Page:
Miliband believes that this should be central to the optimistic vision for Britain which he believes must be central to Labour's pitch that it should govern the country, as he told Progress on Saturday.
The Labour leader was among the interviewes for Anne McElvoy's recent The Jam Generation Radio Four series, expanding and updating the analysis which she first set out in The Spectator. That captured the generational influences on the teenagers of the 1980s who currently dominate all of the three major parties at Westminster.
The danger may also be that the dominance of the politics of austerity may give rise to an excessively pessimistic politics - "Jam Yesterday", so to speak.
Miliband's argument is that the opportunities which the Jam Generation expected, and perhaps took for granted, are becoming squeezed out for what risks becoming the "jilted generation" which follows it, adopting the title of a recent book by journalists Shiv Malik and Ed Howker, which was itself in some ways a response to David Willett's challenge to the baby boom generation.
If there appears to be a growing engagement across the political spectrum with the idea of intergenerational justice - from what it costs to go to university and the distribution of housing wealth and assets to climate change - there is a sharp political and policy difference about what that means for the biggest policy issues of the day.
The government argues that future generations are the beneficiaries of seeking a rapid path to deficit reduction (if it works). But it would seem undeniable that the sharpest direct and psychological pressures of the falling living standards of the "squeezed middle" will be felt, across the educational and class spectrum, by those who have not yet got a foothold in their careers, still less thought about mortgages and assets, while the quickly increasing shadow of student debt makes the idea of getting a deposit for a mortgage a much more distant prospect for many, even if credit hadn't become much tighter too.
The age of first time buyers has been rising, especially for those without access to the 'bank of mum and dad' for help with a deposit. Miliband is expected to warn that it could soon rise to over 40.
In the week which ends with his marriage to partner Justine, Ed Miliband will make probably his most personal remarks about his own young sons, exemplifying a concern
“For us, our boys, Daniel and Sam, will be the most important people at our wedding and I’d like to speak today, not just about them, but about the prospect oftheir whole generation.
I suppose every father says this, but becoming a parent changes your outlook on life.
Sometimes it’s too easy to be sucked into work, into the day-to-day, but when you begin a family, your perspective broadens, you begin to consider thekind of future you might wish for your children.
I am worried - and every parent should be worried - about what will happen to our chidren in the coming decades. About what the future holds for us, our children and our country. About what sort of place Britain will become.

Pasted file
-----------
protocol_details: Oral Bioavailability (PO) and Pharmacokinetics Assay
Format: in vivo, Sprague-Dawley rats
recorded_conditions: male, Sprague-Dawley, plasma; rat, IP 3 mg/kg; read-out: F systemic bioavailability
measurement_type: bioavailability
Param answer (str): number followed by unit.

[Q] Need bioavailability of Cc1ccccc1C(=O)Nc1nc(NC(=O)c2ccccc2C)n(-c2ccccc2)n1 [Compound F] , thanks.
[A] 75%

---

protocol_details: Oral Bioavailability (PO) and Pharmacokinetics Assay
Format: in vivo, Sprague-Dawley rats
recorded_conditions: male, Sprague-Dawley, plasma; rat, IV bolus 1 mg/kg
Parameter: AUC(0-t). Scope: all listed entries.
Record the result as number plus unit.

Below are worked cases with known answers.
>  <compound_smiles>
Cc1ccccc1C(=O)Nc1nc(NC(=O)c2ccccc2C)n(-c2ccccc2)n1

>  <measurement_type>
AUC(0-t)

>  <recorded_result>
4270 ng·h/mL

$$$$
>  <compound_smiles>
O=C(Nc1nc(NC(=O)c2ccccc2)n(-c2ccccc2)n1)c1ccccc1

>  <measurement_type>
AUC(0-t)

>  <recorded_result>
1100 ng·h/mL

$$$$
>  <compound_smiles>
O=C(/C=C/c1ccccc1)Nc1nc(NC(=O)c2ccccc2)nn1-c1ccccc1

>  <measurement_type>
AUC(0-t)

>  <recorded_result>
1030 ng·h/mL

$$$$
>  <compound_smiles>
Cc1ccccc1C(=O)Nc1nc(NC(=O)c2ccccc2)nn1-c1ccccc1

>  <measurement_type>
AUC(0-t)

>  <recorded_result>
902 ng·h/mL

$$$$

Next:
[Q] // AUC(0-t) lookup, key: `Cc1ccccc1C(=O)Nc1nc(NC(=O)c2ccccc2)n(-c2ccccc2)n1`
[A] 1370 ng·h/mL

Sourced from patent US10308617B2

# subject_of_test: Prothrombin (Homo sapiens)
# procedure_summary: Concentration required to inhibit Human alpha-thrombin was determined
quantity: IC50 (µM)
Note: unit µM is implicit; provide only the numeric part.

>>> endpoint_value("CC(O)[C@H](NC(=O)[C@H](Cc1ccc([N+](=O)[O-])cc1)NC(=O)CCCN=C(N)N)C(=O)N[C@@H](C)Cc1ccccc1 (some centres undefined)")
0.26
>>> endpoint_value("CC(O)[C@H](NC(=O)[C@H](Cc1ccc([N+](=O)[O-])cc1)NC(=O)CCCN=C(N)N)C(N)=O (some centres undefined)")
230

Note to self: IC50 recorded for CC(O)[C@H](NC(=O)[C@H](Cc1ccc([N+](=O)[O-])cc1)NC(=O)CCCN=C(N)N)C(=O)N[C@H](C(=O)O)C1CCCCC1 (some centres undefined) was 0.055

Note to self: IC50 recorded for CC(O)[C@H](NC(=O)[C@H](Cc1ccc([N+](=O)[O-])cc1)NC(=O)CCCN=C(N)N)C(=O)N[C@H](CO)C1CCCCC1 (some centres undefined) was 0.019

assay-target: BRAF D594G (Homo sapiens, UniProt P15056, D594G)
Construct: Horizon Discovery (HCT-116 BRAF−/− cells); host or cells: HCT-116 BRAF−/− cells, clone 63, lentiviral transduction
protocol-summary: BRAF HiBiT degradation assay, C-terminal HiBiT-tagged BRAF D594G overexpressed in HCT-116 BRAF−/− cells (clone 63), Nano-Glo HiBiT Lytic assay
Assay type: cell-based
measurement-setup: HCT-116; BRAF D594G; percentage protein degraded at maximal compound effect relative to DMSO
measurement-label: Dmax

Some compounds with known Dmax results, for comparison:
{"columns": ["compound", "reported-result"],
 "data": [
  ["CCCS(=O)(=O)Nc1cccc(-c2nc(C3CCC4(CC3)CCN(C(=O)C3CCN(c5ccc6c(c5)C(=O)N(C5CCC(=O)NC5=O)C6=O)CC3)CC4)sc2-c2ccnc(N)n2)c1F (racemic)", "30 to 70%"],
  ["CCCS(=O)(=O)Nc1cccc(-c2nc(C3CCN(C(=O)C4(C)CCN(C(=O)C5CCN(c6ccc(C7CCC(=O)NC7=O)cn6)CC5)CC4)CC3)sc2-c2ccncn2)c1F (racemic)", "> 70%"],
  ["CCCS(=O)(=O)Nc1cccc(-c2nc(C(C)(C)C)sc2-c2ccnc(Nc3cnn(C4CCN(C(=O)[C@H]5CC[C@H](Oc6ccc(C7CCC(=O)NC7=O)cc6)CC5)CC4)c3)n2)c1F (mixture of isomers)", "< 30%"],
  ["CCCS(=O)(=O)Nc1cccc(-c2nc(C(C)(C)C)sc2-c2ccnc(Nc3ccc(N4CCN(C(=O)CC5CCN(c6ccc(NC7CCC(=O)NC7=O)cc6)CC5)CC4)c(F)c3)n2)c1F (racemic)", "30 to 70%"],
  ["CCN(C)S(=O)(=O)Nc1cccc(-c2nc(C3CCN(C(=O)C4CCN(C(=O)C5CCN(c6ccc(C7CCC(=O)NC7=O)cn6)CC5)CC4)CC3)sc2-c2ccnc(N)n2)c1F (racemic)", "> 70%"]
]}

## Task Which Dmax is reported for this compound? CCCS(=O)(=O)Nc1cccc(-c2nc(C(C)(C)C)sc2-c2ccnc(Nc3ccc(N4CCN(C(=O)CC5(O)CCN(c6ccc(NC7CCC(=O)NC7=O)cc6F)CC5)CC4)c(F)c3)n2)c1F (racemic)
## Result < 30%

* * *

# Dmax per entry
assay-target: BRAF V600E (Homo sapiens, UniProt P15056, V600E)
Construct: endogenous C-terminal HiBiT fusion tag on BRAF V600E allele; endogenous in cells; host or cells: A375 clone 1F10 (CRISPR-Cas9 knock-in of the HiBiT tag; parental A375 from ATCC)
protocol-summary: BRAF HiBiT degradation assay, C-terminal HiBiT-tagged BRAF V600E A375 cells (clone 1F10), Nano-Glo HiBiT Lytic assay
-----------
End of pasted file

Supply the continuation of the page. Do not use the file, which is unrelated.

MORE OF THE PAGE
David Cameron has set out his benchmark of success: dealing with the deficit.
It is the over-riding concern to which all others are sacrificed.
But his claim to be protecting the next generation by making this his only priority is blown apart because they are bearing so much of the burden for his decisions: from cuts to sure start to the end of educational maintenance allowances to the trebling of tuition fees.”
I want to be equally clear with people. I have a different benchmark of successand the next Labour government will have a different benchmark of success.
It’s not enough just to deal with the deficit. Our country will be stronger only if we act to restore The Promise of Britain for the next and future generations.”
The speech appeals directly to an increasingly politicised younger generation. But they will want to know whether and how the promise of jam tomorrow can be kept.
So what the "British promise" and the commitment to intergenerational justice means will be a major issue for Labour's policy review, still in its early stages.
The centrality which the Labour leader is giving to the "jilted generation" should be music to the ears of the Young Fabians, who are making the theme of "squeezed youth" central to their engagement with the policy review.
The case for a high priority to ensuring young people get jobs is strengthened by evidence about how an early period of unemployment creates a lasting "wage scar" on future earnings.
It will surely also be difficult to raise the issue of intergenerational justice in an era of tight fiscal constraints without opening up the issue of whether those who benefitted most from windfall gains in the value of property, assets and wealth will need to contribute more to give the next generation a fair shot too.
The younger Miliband was rather more reluctant to engage with this issue in the leadership campaign than his elder brother, David, who was at least in this respect slightly more "red" than Ed, in being prepared to propose a variant on Vince Cable's Mansion Tax. The Cable policy was considerably more popular with the public than the newspaper editors (who do not, as it happens, tend, themselves, to form part of the 'jilted generation', and who may also be at least partially confident of trying to protect their own children from some of the consequences).
Getting the politics of intergenerational justice is tricky - but not impossible.
Returning to the issue of whether those with most assets must constribute a little more will have to be an issue addressed by anybody who wants to spread the jam more fairly across the generations.